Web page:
Supporters of an herb sold legally in gas stations, vapor shops and tobacco stores are going up against the Drug Enforcement Agency.
The DEA said kratom, a product made out of a Southeast Asian tree leaf, should be banned and they plan to do exactly that, but several scientists, state senators, and kratom advocates are asking the agency to reconsider.
“I think more people need to know about it. It's a wonderful substitution to a lot of really bad stuff,” said Alexander Faught, co-owner of Vapor Austin.
The DEA said kratom is so dangerous that it's partially responsible for 15 deaths in the U.S. over the last two years.
“I think it can be classified as a more restricted substance, which I would be in favor of, but the research should go on,” said Dr. Leonard Weiss, psychiatrist and addiction medicine specialist.
Kratom activates some of the same receptors as opioids. The leaves are ground into a powder and can be mixed into a drink or taken in capsule form.
The American Kratom Association said about four-million people in the U.S. use it for things like pain management.
“Pain management is a huge thing with kratom. People can stop their prescription pills that make them feel groggy or affect their daily life in a negative way and there's finally a substitution for those,” Faught said.
Last month, the DEA announced their plans to reclassify kratom as a schedule I controlled substance, putting it in the same class as heroin, marijuana and ecstasy.
“As doctors, we should be very worried about it, especially the addiction field, because it has been shown to have a great deal of toxicity. There's a lot of side effects to it, it has a lot of abuse potential, so that's something we as physicians need to deal with,” said Weiss.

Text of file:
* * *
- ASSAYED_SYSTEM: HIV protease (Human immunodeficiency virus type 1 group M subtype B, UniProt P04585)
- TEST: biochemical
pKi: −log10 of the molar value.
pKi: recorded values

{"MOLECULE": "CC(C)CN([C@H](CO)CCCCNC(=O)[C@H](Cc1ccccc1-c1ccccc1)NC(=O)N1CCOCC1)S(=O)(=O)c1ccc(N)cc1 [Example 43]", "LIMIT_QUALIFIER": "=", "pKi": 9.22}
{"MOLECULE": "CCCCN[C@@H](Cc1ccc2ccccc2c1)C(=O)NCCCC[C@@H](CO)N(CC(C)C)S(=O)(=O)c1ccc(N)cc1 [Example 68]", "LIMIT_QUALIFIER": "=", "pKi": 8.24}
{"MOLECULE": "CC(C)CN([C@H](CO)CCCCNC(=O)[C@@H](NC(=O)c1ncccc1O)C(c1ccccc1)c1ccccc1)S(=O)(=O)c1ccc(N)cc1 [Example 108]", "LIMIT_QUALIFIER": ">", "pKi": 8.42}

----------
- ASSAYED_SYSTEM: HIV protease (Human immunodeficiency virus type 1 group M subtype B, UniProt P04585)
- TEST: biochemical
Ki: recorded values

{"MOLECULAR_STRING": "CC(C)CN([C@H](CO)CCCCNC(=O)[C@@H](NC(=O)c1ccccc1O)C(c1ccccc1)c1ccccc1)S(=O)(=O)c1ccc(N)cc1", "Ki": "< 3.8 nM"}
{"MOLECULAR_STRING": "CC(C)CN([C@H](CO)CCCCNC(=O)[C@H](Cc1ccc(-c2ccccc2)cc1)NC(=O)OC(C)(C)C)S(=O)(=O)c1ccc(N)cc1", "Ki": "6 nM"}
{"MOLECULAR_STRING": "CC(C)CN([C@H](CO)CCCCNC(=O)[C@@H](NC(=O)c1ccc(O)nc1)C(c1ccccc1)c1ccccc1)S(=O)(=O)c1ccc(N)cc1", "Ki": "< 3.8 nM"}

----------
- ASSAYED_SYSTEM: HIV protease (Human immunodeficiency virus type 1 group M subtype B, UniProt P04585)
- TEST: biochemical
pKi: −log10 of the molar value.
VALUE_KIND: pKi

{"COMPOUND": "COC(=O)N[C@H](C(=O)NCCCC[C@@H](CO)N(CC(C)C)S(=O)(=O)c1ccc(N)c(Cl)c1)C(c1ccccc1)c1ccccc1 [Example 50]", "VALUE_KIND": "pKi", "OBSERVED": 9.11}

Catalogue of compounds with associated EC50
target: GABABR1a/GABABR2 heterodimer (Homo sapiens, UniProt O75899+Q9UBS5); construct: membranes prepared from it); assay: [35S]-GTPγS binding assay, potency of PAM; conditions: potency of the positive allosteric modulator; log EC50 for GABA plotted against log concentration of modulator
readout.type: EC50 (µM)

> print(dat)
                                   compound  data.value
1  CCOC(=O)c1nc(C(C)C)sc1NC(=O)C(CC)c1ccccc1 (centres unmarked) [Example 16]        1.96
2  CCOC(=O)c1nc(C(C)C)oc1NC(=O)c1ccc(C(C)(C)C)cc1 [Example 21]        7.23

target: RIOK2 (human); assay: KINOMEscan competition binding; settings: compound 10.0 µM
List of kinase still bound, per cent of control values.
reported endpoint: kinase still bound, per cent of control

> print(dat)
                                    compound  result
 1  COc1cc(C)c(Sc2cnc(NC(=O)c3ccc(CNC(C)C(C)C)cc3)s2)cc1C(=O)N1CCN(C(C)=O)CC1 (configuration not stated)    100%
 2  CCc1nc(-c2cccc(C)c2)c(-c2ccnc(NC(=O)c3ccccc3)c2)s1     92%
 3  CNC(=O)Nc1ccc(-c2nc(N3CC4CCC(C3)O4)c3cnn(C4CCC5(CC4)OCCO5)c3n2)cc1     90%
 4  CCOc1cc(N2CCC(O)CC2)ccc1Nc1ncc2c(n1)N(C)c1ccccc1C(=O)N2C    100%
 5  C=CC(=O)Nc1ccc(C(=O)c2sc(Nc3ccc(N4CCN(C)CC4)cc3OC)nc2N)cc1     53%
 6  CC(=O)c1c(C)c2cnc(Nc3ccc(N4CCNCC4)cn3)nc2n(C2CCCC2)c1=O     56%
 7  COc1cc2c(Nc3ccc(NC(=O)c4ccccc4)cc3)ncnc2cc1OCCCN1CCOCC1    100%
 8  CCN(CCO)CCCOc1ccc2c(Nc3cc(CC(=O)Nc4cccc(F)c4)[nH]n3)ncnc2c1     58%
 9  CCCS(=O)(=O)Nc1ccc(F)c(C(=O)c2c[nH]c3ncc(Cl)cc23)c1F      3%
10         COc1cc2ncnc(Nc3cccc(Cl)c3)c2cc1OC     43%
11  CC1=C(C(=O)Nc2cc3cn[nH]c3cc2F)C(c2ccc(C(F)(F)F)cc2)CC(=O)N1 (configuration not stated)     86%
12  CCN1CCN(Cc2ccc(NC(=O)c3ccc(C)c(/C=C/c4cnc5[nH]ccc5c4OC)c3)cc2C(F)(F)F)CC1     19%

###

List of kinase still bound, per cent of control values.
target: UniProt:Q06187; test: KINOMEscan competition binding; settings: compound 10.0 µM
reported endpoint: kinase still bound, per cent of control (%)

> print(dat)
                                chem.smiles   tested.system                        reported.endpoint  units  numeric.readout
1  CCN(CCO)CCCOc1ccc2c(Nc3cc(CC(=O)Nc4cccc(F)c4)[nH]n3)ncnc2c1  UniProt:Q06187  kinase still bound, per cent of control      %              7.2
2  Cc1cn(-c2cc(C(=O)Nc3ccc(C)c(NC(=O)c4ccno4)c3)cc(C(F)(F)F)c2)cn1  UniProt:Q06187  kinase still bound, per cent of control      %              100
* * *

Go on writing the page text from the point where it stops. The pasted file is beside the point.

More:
The reclassification of kratum was expected to happen as early as Friday, but after thousands petitioned the DEA's decision, including several U.S. lawmakers, the DEA delayed the ban, but they said it's still going to happen.
“The day that it becomes reclassified is the last day that we're going to sell it,” Faught said.
Faught said most kratom customers at his shop are using the herbal supplement in place of opiate painkillers and even addiction specialists said it should be studied to see if it helps people quit more dangerous drugs.
“That would be really great if kratom could do that, and, going by its mechanism of action, it definitely has a lot of potential to do that and it's somewhat similar to the detox drug we often use called Suboxone,” said Weiss.
Although, like the DEA, Weiss hopes kratom is outlawed before it ruins anymore lives.
“People do become addicted to kratom and you could see why that would happen, because its mechanism of action is the same as opiate painkillers,” Weiss said.
People who use kratom daily can have some withdrawal effects when they stop ingesting it. The herbal supplement is already illegal in six U.S. states and countries like Thailand and Malaysia.